The Point: If you’re a leader undoubtedly you’ve come to the decision tree in the process map of leadership several times… Decide correctly and fame/fortune await you, but decide incorrectly and failure awaits. In this post, we’ll examine the leadership challenge of poor decisions and provide 5 tips to help decide correctly… Enjoy!
Ready, Fire, Aim!
Meet Jane, a mid-level executive for an Inc 500 company that oversees operations. Since joining the company (she’s approaching year 4), the organization has seen tremendous growth. Part of this growth initiative is the result of Jane making what she calls good “strategic decisions” in her role. The nature of these strategic decisions stem from a similar fashion of how the CEO of the organization makes his (Think of these as “Ready, Fire, Aim!” strategic decisions… Or decisions made without any strategic-orientation whatsoever!)
The organization has grown to a size now though that requires a much more strategic oversight. With a 4x growth in employees, approaching 2x growth in customer base, and the inevitable IT support required the future simply will not allow for poor decisions, let alone poor execution of those decisions.
Perfect Solution or Perfect Right Now Solution?
So Jane is challenged with the decision-making that takes place in the organization. On the one hand, she knows that she can do better (She did so in her previous role/organization, which she’ll be the first to admit was 10x more professional and had a rather litigious corporate counsel act as compliance officer for the operation). On the other hand, she somewhat enjoys the Ready, Fire, Aim! decision making process. The benefits as she sees them are less bureaucracy, time consumption, and simple stress associated with conducting due-diligence required to explore decision contingency plans.
A Machiavellian cavalier attitude prevails resting on Occam’s Razor theory, where you can do what you want, when you want and simplicity rules the day. This is what she’s seen the CEO do successfully since joining the organization, and other leaders replicate/follow suit with little/no failure repercussions.
5 Tips to Better Decision Making
But the times, they are a changing. Expectations are higher and as one of the organization’s only female leaders Jane needs to make her best decisions. She’s previously been “called out” for making less than favorable decisions in the past (Read that as the “Good Old Boys” club didn’t like them). The following 5 tips serve to provide you, the leader that might find themselves in similar Jane-like shoes, with decision making guidance:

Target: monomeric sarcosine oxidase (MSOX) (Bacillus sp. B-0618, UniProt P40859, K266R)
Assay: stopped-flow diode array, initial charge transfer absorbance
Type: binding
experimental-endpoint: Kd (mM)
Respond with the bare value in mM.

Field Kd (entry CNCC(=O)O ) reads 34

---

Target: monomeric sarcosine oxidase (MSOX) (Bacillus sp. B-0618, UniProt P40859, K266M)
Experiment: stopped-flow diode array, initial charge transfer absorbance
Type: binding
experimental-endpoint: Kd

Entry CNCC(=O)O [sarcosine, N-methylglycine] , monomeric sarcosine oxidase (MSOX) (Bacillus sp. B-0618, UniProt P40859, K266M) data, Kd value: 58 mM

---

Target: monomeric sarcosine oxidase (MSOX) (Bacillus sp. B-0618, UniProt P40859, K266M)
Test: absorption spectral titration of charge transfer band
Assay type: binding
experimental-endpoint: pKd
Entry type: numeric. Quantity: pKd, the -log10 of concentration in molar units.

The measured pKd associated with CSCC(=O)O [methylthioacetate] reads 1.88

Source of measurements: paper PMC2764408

Tip #5 – Take It Easy
Stress is the enemy of good decision making. Take a few deep breaths, go for a walk, and clear your head. Once you’re in a better position/situation then begin to examine your decision making next steps.
Tip #4 – Take a Step Back
What should you consider that will make your decision the best one possible, aligning with mission, vision, values of your organization. There should be a litmus test applied for each decision that is to be made, starting with taking the biggest picture possible before zeroing in on details.
Tip #3 – Take Data Into Account
Figures don’t lie, but liars figure… Take data that you can trust into account when determining future courses. If you can’t get insight/perspective yourself, call on others to help.
Tip #2 – Decide!
You know that your decision is not going to materialize without a strict action planning process that includes a date which decision is to be made. Establish this target and then move aggressively towards achieving it.
Tip #1 – Follow-Up/Follow-Through with Commitments
You made a decision, so now oversee the implementation/installation of the engagement. While some leaders would look at this as job completed in status, know that it is only the beginning stages of a successful initiative (With much more work to be done in order to be successful!)
In this post we’ve examined the leadership challenge of poor decisions and provided 5 tips for the leader looking to make their best decisions. Leadership is a difficult job at times, and poor decisions typically upon autopsy provide insight into what should be done next time through learning.